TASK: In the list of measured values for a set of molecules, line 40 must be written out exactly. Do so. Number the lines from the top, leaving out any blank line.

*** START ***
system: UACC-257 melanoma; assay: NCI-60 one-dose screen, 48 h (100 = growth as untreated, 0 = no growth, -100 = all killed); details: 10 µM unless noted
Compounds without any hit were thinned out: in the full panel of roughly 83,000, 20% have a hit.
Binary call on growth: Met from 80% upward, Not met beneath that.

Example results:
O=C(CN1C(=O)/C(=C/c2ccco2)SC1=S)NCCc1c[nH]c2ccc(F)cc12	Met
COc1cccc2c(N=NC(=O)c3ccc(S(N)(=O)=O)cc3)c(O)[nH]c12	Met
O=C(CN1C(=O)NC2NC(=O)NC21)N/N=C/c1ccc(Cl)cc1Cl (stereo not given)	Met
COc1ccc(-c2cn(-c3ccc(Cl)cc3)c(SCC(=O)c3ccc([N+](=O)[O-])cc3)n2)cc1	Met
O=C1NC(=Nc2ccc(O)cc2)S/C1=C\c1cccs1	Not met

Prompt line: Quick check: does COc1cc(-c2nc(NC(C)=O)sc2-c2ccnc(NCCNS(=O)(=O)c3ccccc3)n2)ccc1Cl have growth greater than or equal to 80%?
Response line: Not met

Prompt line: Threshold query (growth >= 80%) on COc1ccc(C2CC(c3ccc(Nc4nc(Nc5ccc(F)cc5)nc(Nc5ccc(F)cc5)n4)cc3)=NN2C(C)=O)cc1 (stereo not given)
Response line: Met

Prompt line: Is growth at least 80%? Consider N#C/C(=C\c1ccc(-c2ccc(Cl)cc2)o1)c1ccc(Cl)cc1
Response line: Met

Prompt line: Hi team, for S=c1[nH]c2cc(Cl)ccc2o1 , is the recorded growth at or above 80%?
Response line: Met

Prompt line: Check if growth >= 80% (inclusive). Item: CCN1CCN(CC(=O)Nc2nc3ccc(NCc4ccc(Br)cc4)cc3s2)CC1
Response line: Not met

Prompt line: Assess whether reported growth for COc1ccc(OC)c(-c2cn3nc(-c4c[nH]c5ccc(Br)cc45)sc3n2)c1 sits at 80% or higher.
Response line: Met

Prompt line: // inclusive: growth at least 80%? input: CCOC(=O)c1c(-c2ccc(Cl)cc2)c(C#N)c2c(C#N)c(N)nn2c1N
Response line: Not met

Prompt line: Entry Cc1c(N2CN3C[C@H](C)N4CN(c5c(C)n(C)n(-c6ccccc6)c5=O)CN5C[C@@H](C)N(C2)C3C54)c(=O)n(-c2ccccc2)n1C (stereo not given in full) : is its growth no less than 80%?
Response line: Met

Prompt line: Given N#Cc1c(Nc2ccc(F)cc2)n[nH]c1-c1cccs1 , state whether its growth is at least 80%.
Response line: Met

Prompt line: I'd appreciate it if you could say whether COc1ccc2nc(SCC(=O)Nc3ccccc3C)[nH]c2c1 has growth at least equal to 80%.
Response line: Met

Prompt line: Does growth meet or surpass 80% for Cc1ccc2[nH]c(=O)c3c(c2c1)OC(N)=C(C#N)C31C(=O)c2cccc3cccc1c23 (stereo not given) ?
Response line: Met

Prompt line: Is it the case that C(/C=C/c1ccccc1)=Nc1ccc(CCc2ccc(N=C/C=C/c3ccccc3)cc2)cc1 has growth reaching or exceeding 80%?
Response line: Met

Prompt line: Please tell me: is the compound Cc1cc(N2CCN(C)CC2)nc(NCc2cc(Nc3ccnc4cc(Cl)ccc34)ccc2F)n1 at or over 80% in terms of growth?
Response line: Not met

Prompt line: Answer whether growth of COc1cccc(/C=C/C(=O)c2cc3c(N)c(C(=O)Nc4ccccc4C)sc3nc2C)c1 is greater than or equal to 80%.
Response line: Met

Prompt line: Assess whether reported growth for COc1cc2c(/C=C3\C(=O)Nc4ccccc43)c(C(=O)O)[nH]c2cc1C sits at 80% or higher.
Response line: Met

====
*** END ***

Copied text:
====